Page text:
But at the end of the day, Scott's chief offense isn't living richly and talking like a pauper. That's a fairly Gen Y thing to do. His cardinal sin is making absolutely no coherent sense in terms of political rhetoric. Like when he wants an "all of the above" energy strategy:
I shouldn't have to check my bank account before I fill up my car. Sooo much of my paycheck ends up going to gas. We haven't even talked about my heating bill at home. So when it comes to energy policy for this country, I'm for everything—solar, wind, shale gas, oil, whatever. I'm a Republican because we should have an all of the above energy policy.
First, if he likes "all of the above" energy policies, he should vote for Obama. Second, he shouldn't like "all of the above" energy policies, because they don't make his gas cheaper. They make all of the energy companies richer. Third, stop fucking driving everywhere. Or at least car pool with your awesome unemployed friends. What kind of a hipster are you?
Is this more evidence of the GOP's inability to resonate with young voters? It would be, if youth outreach really was the aim of this campaign. Certainly it evinces the same post-2006, post-2012 implosion reasoning we've seen Republicans display: "It's not our philosophy that's wrong! It's our messaging!" They've seen all the Obama ads, and they think the ads' cultural currency lies in their special sauce of buzzwords and images, not in the underlying ideas and beliefs. Conservatives give liberals credit for pathos, but never for ethos and logos, probably because of conservatives' pathological belief in their own ethical and logical superiority.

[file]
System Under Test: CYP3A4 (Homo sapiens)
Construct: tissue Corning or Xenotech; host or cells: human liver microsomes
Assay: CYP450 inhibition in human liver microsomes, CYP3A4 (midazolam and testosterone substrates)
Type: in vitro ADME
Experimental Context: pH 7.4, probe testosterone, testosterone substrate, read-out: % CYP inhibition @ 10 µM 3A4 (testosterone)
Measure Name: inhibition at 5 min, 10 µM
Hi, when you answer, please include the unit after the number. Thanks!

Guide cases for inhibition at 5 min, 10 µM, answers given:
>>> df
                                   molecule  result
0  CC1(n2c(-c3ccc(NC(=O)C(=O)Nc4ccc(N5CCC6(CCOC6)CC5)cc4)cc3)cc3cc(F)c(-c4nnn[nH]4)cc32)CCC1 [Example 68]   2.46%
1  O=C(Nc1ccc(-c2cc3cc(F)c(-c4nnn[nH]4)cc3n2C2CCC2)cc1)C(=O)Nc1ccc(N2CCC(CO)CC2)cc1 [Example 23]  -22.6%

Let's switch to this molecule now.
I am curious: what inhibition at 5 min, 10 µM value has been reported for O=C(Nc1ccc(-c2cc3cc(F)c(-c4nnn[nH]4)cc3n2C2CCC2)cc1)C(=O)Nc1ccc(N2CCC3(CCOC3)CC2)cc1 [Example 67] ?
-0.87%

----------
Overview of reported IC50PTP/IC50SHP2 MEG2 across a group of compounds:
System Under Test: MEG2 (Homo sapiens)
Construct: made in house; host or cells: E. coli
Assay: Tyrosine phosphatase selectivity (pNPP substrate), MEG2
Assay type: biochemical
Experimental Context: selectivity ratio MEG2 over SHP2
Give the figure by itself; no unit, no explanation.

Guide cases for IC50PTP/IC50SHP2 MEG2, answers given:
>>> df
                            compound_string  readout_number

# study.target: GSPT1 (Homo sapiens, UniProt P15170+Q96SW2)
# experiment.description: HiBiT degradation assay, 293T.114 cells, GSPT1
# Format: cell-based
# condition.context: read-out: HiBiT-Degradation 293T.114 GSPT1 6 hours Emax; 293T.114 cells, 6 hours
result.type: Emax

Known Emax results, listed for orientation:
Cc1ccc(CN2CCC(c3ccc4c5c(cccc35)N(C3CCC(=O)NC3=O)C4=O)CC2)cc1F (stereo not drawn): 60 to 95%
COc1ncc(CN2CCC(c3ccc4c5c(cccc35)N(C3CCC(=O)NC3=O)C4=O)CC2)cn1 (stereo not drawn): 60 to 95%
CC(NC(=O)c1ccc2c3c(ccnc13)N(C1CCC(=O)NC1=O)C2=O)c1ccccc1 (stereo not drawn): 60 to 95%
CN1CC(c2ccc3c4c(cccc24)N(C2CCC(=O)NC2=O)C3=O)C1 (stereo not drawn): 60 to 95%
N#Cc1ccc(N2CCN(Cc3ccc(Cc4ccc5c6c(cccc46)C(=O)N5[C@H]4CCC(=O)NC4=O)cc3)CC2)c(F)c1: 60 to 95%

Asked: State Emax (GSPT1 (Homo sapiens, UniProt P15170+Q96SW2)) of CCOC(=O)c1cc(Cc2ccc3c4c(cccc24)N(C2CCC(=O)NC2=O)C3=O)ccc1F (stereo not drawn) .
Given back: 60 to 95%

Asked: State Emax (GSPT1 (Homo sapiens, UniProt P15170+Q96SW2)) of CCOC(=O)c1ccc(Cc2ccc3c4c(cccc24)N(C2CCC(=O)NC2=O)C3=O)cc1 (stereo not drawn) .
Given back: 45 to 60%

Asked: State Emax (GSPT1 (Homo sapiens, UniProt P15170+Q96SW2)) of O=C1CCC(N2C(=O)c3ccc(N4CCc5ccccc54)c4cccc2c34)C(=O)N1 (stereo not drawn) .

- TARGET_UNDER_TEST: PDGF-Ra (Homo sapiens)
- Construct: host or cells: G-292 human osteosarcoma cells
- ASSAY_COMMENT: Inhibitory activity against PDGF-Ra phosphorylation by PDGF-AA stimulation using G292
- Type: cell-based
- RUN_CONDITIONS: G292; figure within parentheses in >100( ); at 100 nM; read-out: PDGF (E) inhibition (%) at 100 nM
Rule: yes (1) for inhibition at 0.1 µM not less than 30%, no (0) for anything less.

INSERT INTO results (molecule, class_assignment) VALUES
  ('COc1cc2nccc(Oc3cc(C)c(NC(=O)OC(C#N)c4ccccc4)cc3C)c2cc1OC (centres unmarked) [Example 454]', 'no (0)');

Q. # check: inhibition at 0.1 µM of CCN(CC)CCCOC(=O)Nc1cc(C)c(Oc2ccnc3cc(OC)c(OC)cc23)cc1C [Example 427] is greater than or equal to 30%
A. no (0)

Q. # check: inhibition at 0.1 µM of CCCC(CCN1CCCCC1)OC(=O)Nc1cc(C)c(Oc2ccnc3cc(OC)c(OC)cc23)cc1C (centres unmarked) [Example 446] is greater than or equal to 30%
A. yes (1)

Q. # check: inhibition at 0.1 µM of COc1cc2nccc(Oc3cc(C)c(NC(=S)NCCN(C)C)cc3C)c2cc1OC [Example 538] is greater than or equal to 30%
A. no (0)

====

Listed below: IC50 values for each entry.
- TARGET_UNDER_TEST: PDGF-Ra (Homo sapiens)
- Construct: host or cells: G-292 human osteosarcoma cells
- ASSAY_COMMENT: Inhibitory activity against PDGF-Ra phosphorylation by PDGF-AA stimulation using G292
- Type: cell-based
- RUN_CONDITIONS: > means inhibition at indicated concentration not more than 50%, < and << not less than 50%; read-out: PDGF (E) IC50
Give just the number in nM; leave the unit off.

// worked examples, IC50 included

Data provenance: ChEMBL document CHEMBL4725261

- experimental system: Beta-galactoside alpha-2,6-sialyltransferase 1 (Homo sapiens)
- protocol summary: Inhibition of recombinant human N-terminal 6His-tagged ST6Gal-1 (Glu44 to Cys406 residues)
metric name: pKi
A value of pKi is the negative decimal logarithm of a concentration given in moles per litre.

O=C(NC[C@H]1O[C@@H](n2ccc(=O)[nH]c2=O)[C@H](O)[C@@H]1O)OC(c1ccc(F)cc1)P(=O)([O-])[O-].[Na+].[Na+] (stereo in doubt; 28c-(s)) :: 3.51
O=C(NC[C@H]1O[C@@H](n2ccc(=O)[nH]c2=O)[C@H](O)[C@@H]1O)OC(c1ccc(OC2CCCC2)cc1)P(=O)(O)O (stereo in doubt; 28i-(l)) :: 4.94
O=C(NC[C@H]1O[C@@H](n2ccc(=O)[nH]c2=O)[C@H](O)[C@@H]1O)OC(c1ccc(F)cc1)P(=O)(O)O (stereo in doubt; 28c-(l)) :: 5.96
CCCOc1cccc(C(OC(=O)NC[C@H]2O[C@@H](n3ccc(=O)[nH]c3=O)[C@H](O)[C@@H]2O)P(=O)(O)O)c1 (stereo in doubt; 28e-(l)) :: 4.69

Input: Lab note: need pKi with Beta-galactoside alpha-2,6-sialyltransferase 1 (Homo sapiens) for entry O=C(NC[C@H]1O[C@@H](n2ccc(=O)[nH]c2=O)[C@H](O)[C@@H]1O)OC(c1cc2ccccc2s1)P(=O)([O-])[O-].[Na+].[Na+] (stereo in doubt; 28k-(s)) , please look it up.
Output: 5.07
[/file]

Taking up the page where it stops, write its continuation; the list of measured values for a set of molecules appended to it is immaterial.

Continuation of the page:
But I'm not convinced this is a serious effort, any more than the GOP's half-hearted, comically failing efforts at online crowdsourcing, grassroots outreaching, cyber innovating, or Hispanic bridge-building. It's not as if they made a truly bold ad showing Scott talk about how glad he is that his gay friends can finally share work benefits through marriage because so many GOP leaders have acceded to public opinion on that particular issue. They didn't make that ad because they don't want to alienate, you know, real Republicans.
More likely, an old donor wants to see some youth outreach, and the RNC finds Scott, a young Beltway acolyte to provide them with a simulacrum of youth culture for a couple of shekels. We have the horn-rimmed glasses! The pomaded hair! A brick tenement across a city street! Talk of money problems and friends!
The RNC likely doesn't give a flying rat's patoot if this campaign hooks in a single under-35 voter. But if it impresses a couple of rich country-club grandpas and loosens up their checkbooks, it will have served its purpose. This is marketing for dollars, not for votes. When the alpha and omega of your philosophy is market capitalism, you assume dollars can always buy votes. And until the American electorate starts proving Republicans wrong on a regular basis, the shitty, laughably cynical ad-making business will persist.